Do you think the police feel the other bodies are related?
There are conflicting opinions. At the moment they’re throwing out all theories officially. Everyone seems to agree the four women in burlap are related.
It does seem like that area is a perfect dumping ground.
It’s very close to 8 million people, but also very deserted, this highway, very dark at night. I say in the book, you know when you’re alone. You can see headlights from miles away.
Did you come to any conclusions about the strategy of families advocating aggressively for the victims? Is it helpful to do that, or does it backfire?
In this particular instance I saw the police have a fair amount of contempt for those families who were more aggressive. Those who went to the media more they disliked, for obvious reasons. They felt it like it questioned their competence. Some family members would say we need to give the police a break, because they’re working as hard as they can. Others would say they’re terrible. Internal squabbles happened.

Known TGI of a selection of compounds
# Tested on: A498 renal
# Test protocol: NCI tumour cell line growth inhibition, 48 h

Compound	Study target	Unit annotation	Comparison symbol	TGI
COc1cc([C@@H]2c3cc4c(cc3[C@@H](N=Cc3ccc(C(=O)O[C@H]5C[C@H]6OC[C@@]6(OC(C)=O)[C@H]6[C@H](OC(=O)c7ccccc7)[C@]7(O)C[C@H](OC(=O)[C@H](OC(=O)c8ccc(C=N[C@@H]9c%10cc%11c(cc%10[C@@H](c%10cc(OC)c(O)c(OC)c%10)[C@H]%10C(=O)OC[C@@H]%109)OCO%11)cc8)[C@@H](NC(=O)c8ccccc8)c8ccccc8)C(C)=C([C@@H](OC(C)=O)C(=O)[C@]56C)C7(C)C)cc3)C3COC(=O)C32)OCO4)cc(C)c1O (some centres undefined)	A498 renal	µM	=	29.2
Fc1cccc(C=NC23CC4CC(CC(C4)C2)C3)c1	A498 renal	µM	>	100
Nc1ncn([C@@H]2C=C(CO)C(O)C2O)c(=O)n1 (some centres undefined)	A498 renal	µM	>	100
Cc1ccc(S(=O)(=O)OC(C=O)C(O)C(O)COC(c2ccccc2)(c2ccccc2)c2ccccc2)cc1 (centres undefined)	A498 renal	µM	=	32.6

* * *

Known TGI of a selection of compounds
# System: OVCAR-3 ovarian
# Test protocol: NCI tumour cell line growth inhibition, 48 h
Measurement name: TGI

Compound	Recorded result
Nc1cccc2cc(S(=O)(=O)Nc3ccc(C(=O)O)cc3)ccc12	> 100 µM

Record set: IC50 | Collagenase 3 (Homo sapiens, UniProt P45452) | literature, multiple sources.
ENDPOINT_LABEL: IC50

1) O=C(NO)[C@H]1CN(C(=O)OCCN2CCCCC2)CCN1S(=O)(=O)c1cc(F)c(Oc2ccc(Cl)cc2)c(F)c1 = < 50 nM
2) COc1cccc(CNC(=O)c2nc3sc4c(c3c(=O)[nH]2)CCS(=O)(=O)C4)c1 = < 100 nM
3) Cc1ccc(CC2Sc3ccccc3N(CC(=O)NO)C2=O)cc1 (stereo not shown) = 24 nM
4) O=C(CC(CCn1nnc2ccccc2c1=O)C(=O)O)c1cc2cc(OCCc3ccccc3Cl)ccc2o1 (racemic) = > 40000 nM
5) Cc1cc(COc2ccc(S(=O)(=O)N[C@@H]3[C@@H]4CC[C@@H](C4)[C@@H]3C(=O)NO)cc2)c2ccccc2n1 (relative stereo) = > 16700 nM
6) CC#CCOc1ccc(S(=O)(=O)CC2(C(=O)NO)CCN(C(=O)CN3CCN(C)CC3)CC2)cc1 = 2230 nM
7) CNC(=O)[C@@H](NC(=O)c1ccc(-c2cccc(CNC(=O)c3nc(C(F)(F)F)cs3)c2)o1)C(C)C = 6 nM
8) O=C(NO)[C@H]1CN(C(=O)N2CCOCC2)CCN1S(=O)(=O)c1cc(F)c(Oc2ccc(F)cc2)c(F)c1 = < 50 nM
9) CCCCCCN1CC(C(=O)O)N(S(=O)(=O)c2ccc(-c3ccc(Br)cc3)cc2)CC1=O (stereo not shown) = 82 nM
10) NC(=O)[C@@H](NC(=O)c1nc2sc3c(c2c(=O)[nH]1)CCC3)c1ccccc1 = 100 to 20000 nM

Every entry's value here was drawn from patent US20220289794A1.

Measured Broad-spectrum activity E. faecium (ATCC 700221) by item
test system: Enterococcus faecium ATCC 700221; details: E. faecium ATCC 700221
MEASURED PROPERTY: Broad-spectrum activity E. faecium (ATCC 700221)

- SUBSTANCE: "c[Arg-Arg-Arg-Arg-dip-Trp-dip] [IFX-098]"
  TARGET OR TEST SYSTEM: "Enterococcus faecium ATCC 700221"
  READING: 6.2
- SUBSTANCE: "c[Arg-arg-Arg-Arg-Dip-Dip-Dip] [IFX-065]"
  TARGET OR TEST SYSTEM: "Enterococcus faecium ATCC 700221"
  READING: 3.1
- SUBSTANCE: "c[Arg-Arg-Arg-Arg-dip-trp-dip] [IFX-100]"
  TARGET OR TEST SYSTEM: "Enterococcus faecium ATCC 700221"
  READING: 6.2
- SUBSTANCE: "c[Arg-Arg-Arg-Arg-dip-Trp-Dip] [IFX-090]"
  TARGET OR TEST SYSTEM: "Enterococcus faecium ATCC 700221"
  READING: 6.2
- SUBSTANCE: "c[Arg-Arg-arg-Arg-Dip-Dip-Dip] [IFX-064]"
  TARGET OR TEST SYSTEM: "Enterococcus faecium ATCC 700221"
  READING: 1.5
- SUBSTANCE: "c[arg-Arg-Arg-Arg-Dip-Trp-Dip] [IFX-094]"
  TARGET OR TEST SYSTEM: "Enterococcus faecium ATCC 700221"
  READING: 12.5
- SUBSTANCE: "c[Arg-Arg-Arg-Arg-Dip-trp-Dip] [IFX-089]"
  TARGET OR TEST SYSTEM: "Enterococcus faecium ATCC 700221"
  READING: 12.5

Shannan’s mother, Mari, for instance, was very aggressive and angry with the police. Every now and then she would try and give them credit where credit is due. Because she becomes aware it’s not in her best interest to become adversarial. But she feels trapped. The only way to get the case visibility is if she’s a loud voice on her daughter’s behalf. There’s another trap there too, which is the only to get the case visibility is if her daughter becomes identified as a sex worker forever. And she doesn’t want that either. And that tension is more or less every family’s experience. They want the murder solved, but they don’t want their daughter identified as prostitutes.
More than one of them said, you know, “she was only 24, who knows what would have happened to her.”